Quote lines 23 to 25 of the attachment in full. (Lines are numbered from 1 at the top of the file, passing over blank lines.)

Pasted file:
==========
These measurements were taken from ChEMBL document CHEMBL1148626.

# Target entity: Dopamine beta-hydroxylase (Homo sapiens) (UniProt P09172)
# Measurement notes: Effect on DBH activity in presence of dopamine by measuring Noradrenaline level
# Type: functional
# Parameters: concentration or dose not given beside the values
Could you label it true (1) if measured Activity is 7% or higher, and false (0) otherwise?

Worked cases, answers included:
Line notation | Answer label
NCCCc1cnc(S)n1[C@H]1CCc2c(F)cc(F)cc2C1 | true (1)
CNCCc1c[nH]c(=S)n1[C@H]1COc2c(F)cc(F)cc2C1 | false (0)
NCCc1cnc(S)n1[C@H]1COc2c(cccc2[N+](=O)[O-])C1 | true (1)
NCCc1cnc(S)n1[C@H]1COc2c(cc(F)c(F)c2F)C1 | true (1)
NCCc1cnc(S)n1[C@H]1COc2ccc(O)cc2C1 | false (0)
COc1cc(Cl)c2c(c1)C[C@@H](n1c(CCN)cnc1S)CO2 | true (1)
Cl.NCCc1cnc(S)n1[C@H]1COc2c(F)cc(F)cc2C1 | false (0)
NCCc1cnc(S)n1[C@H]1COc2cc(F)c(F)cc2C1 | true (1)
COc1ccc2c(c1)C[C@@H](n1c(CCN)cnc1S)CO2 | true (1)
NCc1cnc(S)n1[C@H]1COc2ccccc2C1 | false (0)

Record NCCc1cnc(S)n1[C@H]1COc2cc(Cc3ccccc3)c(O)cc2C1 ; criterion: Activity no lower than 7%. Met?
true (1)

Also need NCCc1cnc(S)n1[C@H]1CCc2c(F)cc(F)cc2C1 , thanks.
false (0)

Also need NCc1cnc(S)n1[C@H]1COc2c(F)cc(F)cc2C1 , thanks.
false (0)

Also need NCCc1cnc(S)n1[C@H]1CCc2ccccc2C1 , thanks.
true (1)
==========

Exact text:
Also need NCc1cnc(S)n1[C@H]1COc2c(F)cc(F)cc2C1 , thanks.
false (0)

Also need NCCc1cnc(S)n1[C@H]1CCc2ccccc2C1 , thanks.